Executive Order 124 -Places Moratorium on Rubber Exportation

MONROVIA: The Government of Liberia has issued an Executive Order restricting the exportation of unprocessed natural rubber from Liberia until otherwise advised, authorizing the Ministry of Commerce and Industry in conjunction with the Ministry of Agriculture shall make special effort to provide access to domestic markets for Liberian rubber farmers in remote areas who rely primarily on cross-border trade in unprocessed natural rubber.

Signed on November 23, 2023 by President George Manneh Weah, The Executive Order 124 states that from the date of its promulgation, there shall be no exportation of unprocessed natural rubber from Liberia until otherwise advised, stating that unprocessed natural rubber shall be defined as the raw material tapped from rubber trees, not having gone through any processing to change its physical or chemical composition.

The Executive Order which further defined unprocessed rubber to be either natural latex, coagulum, cup lump, free lace, bark scrap, ground scrap or any other form of unprocessed or processed natural rubber (including concentrated latex and dry rubber produced or derived from the latex produced by rubber trees, states that  for the purpose of the instrument, “processed rubber” shall mean latex concentrate, technically specified rubber (“TSR”) and other dry rubber or grades of rubber that are generally considered to be processed rubber by  the natural rubber industry worldwide.

Accordingly, the Executive Order’s Section 2 authorized the Ministry of Commerce and Industry, Ministry of Finance, or any other government agency not to issue or authorize the issuance of any export permit for unprocessed natural rubber from Liberia, and that within 30 days of the issuance of this Executive Order, the Ministry of Commerce and Industry in conjunction with the Ministry of Agriculture shall make special effort to provide access to domestic markets for Liberian rubber farmers in remote areas who rely primarily on cross-border trade in unprocessed natural rubber.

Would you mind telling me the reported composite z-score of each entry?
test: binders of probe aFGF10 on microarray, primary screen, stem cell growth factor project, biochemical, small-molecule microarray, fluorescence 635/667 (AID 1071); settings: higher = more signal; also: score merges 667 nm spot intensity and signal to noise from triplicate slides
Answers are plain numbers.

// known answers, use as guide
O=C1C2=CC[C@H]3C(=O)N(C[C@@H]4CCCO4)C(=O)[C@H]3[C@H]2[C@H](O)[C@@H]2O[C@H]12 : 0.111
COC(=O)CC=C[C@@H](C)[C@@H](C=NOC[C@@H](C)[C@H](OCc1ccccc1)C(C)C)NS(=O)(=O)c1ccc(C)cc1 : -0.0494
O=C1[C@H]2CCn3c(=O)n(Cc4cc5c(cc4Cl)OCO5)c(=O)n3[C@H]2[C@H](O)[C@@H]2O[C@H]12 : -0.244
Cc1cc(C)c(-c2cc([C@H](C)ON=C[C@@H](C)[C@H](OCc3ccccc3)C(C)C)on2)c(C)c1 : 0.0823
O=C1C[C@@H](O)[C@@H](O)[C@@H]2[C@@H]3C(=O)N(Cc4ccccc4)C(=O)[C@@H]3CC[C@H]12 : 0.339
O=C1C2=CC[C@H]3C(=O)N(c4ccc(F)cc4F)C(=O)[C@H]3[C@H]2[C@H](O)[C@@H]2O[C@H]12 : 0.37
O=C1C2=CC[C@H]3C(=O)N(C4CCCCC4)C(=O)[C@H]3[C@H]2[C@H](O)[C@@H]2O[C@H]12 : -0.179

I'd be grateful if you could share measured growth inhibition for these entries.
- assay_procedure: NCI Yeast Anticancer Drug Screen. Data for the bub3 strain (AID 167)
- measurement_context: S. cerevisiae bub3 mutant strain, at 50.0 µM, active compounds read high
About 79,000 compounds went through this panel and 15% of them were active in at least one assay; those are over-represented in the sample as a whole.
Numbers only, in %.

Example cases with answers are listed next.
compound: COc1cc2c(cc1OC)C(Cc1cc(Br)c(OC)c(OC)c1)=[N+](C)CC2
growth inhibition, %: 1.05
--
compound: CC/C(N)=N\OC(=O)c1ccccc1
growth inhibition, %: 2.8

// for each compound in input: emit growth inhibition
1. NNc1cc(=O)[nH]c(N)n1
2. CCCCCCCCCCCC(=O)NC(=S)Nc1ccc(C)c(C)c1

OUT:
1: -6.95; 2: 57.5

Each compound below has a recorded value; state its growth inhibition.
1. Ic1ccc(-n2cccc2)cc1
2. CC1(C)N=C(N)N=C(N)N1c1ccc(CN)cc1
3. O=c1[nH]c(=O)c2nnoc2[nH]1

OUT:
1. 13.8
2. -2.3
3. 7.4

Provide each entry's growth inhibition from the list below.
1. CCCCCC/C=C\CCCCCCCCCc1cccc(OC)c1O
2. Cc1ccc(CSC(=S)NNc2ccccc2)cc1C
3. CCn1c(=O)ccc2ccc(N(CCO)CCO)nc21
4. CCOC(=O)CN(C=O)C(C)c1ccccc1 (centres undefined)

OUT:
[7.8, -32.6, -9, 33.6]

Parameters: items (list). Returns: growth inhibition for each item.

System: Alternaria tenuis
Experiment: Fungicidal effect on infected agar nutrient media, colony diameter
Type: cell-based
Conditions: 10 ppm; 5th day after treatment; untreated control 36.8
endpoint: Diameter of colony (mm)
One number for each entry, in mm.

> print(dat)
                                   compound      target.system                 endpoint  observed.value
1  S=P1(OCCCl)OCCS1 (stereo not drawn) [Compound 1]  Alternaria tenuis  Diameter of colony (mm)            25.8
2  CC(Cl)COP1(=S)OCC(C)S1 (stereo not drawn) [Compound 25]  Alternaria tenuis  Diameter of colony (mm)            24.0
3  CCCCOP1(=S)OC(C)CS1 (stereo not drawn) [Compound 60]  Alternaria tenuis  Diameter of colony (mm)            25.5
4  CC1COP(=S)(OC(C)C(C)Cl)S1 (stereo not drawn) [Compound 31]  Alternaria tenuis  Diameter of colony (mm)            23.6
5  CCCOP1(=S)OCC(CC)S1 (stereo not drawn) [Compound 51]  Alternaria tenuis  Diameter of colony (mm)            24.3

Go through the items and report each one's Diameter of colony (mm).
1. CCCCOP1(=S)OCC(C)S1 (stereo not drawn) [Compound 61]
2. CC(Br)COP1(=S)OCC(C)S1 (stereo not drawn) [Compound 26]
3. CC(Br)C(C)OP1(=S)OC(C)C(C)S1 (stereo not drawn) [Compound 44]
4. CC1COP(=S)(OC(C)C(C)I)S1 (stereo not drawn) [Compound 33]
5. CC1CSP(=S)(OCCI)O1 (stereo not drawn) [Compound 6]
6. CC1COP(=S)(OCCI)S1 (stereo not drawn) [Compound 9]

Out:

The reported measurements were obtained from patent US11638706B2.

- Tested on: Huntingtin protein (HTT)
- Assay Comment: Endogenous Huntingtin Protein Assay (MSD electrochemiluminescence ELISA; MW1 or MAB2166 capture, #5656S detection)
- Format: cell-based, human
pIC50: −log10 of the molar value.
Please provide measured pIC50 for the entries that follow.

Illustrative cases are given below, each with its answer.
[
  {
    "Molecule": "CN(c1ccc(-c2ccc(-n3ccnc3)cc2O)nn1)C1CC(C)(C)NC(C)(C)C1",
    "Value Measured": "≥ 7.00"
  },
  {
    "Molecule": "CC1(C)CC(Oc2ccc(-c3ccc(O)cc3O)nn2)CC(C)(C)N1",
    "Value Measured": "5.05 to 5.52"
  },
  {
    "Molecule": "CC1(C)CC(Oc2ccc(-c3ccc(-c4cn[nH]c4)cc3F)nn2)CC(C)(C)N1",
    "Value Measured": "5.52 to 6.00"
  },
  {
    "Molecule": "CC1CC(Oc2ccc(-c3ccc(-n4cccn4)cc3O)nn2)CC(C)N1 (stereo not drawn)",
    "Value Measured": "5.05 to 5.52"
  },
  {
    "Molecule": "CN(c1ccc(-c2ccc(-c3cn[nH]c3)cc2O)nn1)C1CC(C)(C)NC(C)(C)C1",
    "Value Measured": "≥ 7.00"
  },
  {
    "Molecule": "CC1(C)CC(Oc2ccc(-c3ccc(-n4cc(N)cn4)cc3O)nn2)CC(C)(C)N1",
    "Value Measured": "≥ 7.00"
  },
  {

All custom officers and law enforcement authorities at points of entry and exit to and from the Republic of Liberia whether by land, sea, or air shall stop and prohibit the exportation of all consignments of unprocessed natural rubber from the Republic of Liberia, Executive Order 124 Section 4 instructs the security agencies of the country.

The Executive Order, in its Section 5 prohibits transporting or moving unprocessed natural rubber outside of rubber plantations between the hours of 8:00 pm and 6:00 am, and ordered that Individuals found transporting or moving unprocessed natural rubber during those hours shall be stopped by plant protection force or law enforcement authorities.

“Any persons found to be in violation of this Executive Order shall be prosecuted by the Ministry of Justice,” the Executive Order warned.

Responsibilities of Liability

Regarding responsibilities of major actors in the rubber buying process, the Executive Order indicates that processors may nominate a buying Agent(s) to act on behalf of and in the interest of Processor, but adds that in the instance where an agent buys stolen rubber and it is proven that a processor’s agent(s) was responsible, and that said rubber was in fact sold to said processor, the processor shall be responsible to refund the value and cost of recovery to the victim.